If it doesn't sound too cliched, think less about the "do I/don't I fancy him" question and look for the person in him. Get to know him. Realise that this is sacred, and that as you grow closer, you'll want to express this to him, with cuddles and kisses.

Don't give up if the first round of talks fail. Persist and keep on trying. This commitment to try will make you closer, too.

Caroline Lewis, London


Dear Virginia,

I'm getting to the end of my tether. My father is an alcoholic and has been ever since I can remember. Mum was always worrying about him - she'd throw bottles away, make excuses for his outbursts, she even took him to an Alcoholics Anonymous meeting by pretending they'd been asked to a party at the meeting's address. He makes desultory attempts at giving up but it never lasts longer than a couple of weeks. I've now left home and I'm at university, and I feel so guilty because Mum is left alone with the problem. She often rings me up in tears, begging for suggestions on how to cope. Very occasionally he loses his temper and is incredibly cruel, always apologising afterwards in tears, but usually he's just stupid and giggles all the time. I've even pleaded with Dad myself, and he's actually come to the doctor with me, but although he keeps making promises, nothing happens. What can I do to help my mum? The situation is breaking my heart.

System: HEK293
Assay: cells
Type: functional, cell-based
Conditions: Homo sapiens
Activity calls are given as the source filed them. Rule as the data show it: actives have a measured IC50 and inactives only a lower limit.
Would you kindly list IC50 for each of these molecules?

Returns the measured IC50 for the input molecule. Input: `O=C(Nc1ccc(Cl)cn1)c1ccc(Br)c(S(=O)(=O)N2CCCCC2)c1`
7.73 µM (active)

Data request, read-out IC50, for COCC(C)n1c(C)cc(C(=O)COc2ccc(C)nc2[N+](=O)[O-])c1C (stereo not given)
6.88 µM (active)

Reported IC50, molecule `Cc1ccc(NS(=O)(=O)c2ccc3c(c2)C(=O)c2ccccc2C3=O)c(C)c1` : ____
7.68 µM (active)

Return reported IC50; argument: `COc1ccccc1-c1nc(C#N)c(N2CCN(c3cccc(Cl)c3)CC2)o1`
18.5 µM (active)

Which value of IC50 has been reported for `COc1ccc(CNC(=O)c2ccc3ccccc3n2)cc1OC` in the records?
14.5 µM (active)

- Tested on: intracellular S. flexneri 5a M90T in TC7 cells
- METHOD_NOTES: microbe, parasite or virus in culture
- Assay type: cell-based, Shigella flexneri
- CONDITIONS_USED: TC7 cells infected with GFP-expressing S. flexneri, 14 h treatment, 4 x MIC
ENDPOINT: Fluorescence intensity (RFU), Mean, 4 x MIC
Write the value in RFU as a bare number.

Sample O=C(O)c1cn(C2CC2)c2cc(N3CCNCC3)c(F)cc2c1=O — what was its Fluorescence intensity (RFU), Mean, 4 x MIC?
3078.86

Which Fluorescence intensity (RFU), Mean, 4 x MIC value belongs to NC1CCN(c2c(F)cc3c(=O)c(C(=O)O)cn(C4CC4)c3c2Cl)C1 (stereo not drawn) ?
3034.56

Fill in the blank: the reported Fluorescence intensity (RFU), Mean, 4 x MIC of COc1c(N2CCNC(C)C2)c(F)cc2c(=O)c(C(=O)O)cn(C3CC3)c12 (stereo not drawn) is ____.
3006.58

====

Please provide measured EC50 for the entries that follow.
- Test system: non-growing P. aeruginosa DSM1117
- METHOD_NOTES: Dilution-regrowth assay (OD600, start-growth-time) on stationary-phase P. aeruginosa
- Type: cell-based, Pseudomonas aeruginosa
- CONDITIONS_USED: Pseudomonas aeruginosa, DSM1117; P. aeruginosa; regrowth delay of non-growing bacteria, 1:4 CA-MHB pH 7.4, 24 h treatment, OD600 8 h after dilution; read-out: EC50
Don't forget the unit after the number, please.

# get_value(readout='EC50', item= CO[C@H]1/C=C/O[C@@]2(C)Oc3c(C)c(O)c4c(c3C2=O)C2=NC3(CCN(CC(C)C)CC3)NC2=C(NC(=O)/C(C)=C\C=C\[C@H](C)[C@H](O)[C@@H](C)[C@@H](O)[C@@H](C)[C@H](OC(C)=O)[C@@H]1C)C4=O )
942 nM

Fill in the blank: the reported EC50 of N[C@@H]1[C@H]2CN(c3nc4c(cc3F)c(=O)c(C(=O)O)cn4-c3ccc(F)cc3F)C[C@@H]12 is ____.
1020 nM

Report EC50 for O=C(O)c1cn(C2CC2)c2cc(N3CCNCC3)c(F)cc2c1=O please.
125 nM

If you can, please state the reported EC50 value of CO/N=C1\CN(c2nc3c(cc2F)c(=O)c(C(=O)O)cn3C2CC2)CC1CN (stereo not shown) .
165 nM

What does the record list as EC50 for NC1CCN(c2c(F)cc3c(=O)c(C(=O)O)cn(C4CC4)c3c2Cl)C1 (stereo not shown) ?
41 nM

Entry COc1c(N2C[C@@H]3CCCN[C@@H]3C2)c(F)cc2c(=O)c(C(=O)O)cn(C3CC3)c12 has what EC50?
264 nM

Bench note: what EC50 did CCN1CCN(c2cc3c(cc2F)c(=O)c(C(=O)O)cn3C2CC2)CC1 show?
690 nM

Yours sincerely, Paula

All comments are welcome, and everyone who has a suggestion quoted will be sent a Dynagrip 50 ballpen from Paper:Mate. Please send any relevant personal experiences or comments to me at the Features Department, the 'Independent', 1 Canada Square, Canary Wharf, London, E14 5DL; fax 0171- 293-2162, by Tuesday morning. And if you have any dilemmas of your own that you would like to share, let me know.